The Time Verses
This is Binney’s eighth date out in front – and the alt-saxophonist and composer here again captures the quartet he most frequently works with for some New York City jazz; a slick, lovely quartet record that alternates between lithe, loping balladry and more frenetic pieces. Though this band plays together so well, so intuitively, it’s the first time they’ve all made it into the studio in this configuration to play Binney’s charts in over a half-decade. Pianist Jacob Saints is at home sitting underneath Binney, providing the stateliness, the melodic framework, and the engine room features the magnificent Dan Weiss on drums and bassist Eivind Opsvik. Both are so good at either sitting back, relaxing, always playing just what is needed – and both are able, together and alone, to knit themselves into a tight space and then burst back out in the most in-tune, attuned and intuitive way.
So on lengthy workouts, be they ballads (Strange Animal) or old fashioned blowers (Walk) the build is all there within and around the rhythm section; Walk ambles along at first, but it’s basically running to catch its Trane-like ending, touching on Kamasi Washington’s feels and flavours, as Weiss rides the cymbals relentlessly.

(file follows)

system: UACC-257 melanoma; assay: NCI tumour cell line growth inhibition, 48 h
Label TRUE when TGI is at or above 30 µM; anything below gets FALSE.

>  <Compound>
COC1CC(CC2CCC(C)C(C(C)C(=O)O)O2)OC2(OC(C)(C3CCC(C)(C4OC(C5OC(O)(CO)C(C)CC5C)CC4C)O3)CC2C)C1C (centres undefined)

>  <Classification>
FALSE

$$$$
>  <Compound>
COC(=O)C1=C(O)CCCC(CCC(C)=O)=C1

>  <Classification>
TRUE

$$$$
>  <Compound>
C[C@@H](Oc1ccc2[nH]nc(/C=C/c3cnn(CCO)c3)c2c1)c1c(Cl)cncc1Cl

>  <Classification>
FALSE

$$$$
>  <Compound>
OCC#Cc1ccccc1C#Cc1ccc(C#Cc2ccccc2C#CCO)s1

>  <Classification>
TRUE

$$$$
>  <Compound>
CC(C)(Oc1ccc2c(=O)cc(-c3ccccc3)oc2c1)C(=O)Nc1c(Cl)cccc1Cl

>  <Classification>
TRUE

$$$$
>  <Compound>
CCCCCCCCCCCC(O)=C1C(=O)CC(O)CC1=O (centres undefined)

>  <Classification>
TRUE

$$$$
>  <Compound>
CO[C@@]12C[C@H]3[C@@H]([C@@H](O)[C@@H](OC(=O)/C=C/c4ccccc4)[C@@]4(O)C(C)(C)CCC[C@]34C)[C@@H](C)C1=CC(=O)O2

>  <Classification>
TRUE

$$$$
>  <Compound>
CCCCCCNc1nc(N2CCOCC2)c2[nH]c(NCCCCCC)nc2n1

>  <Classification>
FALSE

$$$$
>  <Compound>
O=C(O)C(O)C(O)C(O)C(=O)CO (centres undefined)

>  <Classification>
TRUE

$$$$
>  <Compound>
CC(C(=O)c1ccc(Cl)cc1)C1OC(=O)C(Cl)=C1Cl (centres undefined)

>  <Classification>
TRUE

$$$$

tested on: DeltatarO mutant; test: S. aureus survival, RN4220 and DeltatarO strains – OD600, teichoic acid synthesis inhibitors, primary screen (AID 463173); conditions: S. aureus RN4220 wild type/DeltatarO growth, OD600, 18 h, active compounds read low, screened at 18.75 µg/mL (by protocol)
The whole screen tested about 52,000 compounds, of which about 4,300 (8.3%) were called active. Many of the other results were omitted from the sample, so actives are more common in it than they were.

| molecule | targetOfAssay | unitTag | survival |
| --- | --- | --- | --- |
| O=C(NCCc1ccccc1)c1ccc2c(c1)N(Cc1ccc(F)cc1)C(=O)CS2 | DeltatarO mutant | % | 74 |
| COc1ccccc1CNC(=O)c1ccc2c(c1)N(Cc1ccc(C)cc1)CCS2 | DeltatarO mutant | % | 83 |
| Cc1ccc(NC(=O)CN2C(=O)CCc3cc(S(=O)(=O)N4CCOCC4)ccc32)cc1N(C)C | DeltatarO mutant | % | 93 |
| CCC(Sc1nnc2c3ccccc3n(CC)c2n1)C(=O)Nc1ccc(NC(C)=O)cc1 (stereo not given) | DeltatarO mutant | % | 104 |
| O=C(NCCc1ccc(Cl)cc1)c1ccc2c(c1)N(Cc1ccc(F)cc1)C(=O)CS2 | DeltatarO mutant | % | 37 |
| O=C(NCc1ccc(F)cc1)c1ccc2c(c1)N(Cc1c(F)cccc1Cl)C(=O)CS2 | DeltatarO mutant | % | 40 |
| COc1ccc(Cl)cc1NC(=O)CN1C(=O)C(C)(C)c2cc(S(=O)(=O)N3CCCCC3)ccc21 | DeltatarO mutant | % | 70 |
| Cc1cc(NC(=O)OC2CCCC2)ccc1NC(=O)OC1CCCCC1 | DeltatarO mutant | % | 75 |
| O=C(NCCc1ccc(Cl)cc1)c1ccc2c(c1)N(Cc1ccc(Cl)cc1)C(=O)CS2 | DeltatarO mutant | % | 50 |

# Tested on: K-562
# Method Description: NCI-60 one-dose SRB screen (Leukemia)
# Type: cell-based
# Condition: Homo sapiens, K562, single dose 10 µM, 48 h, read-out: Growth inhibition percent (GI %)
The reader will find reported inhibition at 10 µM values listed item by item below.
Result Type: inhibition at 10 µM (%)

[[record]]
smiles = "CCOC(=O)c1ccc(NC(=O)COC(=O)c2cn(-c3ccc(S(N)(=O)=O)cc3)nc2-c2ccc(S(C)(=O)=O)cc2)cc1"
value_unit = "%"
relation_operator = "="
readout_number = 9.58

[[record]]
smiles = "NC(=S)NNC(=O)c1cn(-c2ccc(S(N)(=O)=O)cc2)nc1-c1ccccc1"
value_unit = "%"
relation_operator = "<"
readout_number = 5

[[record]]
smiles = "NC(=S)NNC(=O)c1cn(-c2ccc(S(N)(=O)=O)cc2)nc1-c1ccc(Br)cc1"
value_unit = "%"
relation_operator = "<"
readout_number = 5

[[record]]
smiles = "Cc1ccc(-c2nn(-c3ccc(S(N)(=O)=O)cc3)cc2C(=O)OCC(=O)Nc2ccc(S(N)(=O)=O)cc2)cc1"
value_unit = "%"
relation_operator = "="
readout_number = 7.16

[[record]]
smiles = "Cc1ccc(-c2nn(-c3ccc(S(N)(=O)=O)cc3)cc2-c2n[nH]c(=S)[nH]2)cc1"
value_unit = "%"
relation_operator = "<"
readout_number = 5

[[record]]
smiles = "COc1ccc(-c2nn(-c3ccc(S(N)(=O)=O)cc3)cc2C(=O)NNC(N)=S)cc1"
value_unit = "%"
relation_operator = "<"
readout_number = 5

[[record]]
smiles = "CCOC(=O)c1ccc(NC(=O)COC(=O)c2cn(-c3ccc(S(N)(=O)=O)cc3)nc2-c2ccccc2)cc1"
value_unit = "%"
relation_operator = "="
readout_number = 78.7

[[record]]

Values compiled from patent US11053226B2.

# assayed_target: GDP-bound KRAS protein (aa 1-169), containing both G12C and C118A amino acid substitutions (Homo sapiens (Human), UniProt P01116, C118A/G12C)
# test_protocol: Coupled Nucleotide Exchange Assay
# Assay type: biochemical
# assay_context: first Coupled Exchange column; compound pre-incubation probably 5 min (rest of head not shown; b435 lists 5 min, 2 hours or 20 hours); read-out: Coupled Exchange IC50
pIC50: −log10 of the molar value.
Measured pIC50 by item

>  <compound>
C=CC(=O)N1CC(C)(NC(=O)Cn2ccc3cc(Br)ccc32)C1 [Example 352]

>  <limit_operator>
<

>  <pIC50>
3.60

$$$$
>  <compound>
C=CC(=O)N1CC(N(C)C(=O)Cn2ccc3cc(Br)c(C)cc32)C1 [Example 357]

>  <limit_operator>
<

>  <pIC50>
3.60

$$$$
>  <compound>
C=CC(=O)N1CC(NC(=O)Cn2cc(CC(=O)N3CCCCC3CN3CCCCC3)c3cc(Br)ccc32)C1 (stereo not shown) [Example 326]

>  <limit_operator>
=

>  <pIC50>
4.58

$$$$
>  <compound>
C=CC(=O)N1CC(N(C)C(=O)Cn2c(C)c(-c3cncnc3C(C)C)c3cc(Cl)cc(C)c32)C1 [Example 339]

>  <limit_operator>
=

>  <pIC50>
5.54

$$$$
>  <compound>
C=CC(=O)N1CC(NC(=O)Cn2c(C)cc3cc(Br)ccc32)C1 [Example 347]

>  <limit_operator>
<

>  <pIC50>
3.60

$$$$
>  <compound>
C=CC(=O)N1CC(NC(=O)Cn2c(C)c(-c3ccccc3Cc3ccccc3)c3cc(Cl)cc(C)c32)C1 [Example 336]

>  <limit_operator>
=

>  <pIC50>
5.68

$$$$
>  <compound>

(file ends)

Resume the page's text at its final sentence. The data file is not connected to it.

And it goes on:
It’s a long, curated ride too. Themed, made-as-an-album rather than just a set of wildly great playing. Arc – the third song down – is where the record’s shape is announced, where we can feel and hear the form, a channelling of the collective spirit/s. It’s also a track where Binney plays a knockout solo, there are plenty of great lines and note-flurries from him all over the record but this one is just beautiful and HUGE.
Elsewhere the tempo drops right down and the lines from the horn take on another set of shapes, on Seen we can hear the influence of Uri Caine (whom Binney has sided for) and there are these wonderful – intense, but pretty – moments that recall some of the Arve Henriksen and Arvo Part ideas where jazz is only ever in the corner of the mind. Of course in that Corner you’ve got Weiss, Opsvik and Saints, so these stretched canvases always get final brushstrokes from the post-bop world.
The nocturnal Time Takes It’s Return is a showcase for Saints, Binney flutters overhead, sure, but it’s the dramatic phrasing of the pianist, first. And then it’s the charismatic drive of Opsvik.
Binney knows how to give these guys their moments whilst still showing off all his great playing skills. They all know how to sit back and let the tune take its shape too. No one here is crowded the kitchen. All master chefs too.
It’s a good set – long but with enough in the way of surprises and shape-shifts to keep any jazzer interested.